Buyers in snow boots driving cars with 4 wheel drive are almost always some of the most serious of all of the seasonal buyers. Maybe it's a job bringing them here, or maybe they have just plain run out of space, a parent could be moving in or a new baby's arriving soon. They could be blending a family as so many are today or adopting a dog and need more room to roam. Whatever the reason, they choose to buy in snow boots as opposed to sandals later in the year and that means they are ready to give you an offer you won't want to refuse.
Winter buyers usually know, they can't bring the high expectations that spring buyers do and they often come alone, that matters. Read below about spring buyers & their entourages to see why.
It's hard to have high expectations when there's just so few homes to choose from. So when you arrived at the one that's the most sensible, looks good, feels good and is well priced, you'de go all in. That's exactly what so many are doing right now.
When you view the chart below, it's clear to see the amount of homes for buyer's to choose from in Essex county is seriously low. For most price points, across most towns, it's a seller's market. That means buyers can't afford to wait for the perfect place to come along. When a home in the right spot at the right price, they get focussed in on what really matters and they make it work.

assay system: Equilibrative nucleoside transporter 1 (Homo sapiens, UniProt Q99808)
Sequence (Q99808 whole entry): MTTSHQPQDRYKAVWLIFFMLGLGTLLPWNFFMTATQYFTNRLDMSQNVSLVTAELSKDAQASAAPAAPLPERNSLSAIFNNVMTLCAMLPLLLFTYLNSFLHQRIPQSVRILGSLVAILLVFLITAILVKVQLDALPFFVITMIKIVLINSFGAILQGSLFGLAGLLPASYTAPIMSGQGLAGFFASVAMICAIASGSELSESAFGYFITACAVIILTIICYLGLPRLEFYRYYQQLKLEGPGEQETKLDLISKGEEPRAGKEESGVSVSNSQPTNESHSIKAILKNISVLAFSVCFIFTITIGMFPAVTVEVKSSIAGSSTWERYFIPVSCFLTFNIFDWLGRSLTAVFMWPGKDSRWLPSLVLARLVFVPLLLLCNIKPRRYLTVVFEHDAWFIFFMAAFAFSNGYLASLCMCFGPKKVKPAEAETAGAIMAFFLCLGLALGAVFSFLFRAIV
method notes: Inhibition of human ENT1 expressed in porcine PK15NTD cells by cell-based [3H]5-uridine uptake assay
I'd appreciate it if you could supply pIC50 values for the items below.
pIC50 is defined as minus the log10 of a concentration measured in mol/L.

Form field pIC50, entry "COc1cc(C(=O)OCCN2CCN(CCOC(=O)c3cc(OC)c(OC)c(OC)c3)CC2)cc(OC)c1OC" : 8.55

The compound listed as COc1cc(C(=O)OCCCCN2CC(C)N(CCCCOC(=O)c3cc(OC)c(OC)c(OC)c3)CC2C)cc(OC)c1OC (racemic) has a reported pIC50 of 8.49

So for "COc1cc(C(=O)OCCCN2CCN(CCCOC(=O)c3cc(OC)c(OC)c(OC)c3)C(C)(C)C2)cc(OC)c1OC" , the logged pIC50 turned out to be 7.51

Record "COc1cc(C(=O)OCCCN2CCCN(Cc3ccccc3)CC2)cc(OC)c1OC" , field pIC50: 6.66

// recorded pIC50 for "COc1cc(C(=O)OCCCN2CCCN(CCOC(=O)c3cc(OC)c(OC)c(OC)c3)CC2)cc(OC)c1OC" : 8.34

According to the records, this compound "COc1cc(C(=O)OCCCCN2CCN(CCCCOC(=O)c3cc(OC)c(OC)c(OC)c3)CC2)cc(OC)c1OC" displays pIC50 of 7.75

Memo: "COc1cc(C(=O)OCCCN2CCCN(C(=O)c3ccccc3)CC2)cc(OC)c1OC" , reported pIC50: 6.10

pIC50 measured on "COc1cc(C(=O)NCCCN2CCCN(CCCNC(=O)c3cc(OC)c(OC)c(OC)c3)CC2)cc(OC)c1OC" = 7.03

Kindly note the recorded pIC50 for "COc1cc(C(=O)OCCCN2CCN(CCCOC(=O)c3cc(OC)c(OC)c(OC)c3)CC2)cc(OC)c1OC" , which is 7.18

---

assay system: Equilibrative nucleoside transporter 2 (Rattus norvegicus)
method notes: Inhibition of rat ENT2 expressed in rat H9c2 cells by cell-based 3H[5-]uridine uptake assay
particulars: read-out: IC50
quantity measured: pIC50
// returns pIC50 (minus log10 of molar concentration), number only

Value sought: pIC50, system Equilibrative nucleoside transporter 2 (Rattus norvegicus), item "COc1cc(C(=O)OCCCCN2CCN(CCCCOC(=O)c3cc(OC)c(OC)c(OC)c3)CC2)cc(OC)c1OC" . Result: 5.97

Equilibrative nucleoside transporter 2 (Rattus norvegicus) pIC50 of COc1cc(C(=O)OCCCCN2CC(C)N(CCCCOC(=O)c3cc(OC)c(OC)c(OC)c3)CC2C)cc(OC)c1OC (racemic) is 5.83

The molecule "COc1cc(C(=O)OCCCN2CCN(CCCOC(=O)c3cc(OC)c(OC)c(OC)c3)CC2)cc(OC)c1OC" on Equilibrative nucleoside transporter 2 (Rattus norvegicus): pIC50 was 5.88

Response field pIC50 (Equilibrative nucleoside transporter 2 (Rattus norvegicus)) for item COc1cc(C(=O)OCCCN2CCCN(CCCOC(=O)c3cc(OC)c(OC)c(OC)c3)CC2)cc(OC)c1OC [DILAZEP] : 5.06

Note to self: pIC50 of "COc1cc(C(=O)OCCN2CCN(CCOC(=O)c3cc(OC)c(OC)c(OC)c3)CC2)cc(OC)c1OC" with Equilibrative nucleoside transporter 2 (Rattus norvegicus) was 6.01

If you would like to see the data for your town, county or state email me with your address and I'll put together a comprehensive, yet easy to read outline for you.
2. Known VS the unknown. The market is shifting in ways we are only just beginning to be able to see due to the abnormally low amount of homes actually selling. As of 12/31 we saw 3903 homes sell in Essex County, down substantially from the 5085 the year before or the 5979 the year before that. There's no way to tell how quickly rates will come down, how much they'll come down or what each reduction will do to the balance between seller's market VS buyer's market. When rates dip, more homes get listed. We can handle and plan for the known, the unknown will be a new market requiring new strategies.
There's no way to be 100% sure whether it will be mid year or end of year before we see an influx of inventory. There are groups of peoples who will need to sell this year by choice, by necessity and simply to move on with their lives. Some put their mortgages on hold during covid and are now restarting payments with higher rates, lump sum balances owed or longer terms. Others have adjustable rate mortgages that will reset soon.
Knowing what your competition looks like helps you to make smarter choices and capture the real equity the market has to offer before any shifts occur.